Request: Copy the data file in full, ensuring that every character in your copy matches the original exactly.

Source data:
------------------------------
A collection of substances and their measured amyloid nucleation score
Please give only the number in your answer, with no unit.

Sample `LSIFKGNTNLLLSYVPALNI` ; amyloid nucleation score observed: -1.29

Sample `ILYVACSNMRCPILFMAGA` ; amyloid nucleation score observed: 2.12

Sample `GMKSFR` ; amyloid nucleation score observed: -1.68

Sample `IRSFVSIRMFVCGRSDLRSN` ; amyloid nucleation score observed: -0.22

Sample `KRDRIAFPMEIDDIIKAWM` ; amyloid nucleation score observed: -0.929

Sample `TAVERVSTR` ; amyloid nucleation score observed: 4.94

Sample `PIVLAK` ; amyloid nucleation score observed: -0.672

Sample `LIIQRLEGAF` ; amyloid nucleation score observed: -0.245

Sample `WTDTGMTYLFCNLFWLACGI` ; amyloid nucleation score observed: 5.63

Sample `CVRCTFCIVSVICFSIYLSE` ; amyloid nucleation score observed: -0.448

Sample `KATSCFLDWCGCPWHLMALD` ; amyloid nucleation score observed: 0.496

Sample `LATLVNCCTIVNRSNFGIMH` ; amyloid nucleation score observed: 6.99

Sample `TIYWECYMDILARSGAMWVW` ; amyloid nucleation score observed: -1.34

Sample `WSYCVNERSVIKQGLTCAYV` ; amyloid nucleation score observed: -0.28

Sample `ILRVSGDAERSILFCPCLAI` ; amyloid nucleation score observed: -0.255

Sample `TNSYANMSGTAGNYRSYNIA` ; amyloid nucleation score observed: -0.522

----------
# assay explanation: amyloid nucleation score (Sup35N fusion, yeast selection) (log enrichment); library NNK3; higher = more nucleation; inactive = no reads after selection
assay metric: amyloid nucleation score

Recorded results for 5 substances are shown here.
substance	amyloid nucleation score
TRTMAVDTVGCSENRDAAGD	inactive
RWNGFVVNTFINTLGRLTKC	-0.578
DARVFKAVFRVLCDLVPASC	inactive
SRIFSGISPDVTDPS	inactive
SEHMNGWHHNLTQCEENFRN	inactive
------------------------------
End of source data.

A collection of substances and their measured amyloid nucleation score
Please give only the number in your answer, with no unit.

Sample `LSIFKGNTNLLLSYVPALNI` ; amyloid nucleation score observed: -1.29

Sample `ILYVACSNMRCPILFMAGA` ; amyloid nucleation score observed: 2.12

Sample `GMKSFR` ; amyloid nucleation score observed: -1.68

Sample `IRSFVSIRMFVCGRSDLRSN` ; amyloid nucleation score observed: -0.22

Sample `KRDRIAFPMEIDDIIKAWM` ; amyloid nucleation score observed: -0.929

Sample `TAVERVSTR` ; amyloid nucleation score observed: 4.94

Sample `PIVLAK` ; amyloid nucleation score observed: -0.672

Sample `LIIQRLEGAF` ; amyloid nucleation score observed: -0.245

Sample `WTDTGMTYLFCNLFWLACGI` ; amyloid nucleation score observed: 5.63

Sample `CVRCTFCIVSVICFSIYLSE` ; amyloid nucleation score observed: -0.448

Sample `KATSCFLDWCGCPWHLMALD` ; amyloid nucleation score observed: 0.496

Sample `LATLVNCCTIVNRSNFGIMH` ; amyloid nucleation score observed: 6.99

Sample `TIYWECYMDILARSGAMWVW` ; amyloid nucleation score observed: -1.34

Sample `WSYCVNERSVIKQGLTCAYV` ; amyloid nucleation score observed: -0.28

Sample `ILRVSGDAERSILFCPCLAI` ; amyloid nucleation score observed: -0.255

Sample `TNSYANMSGTAGNYRSYNIA` ; amyloid nucleation score observed: -0.522

----------
# assay explanation: amyloid nucleation score (Sup35N fusion, yeast selection) (log enrichment); library NNK3; higher = more nucleation; inactive = no reads after selection
assay metric: amyloid nucleation score

Recorded results for 5 substances are shown here.
substance	amyloid nucleation score
TRTMAVDTVGCSENRDAAGD	inactive
RWNGFVVNTFINTLGRLTKC	-0.578
DARVFKAVFRVLCDLVPASC	inactive
SRIFSGISPDVTDPS	inactive
SEHMNGWHHNLTQCEENFRN	inactive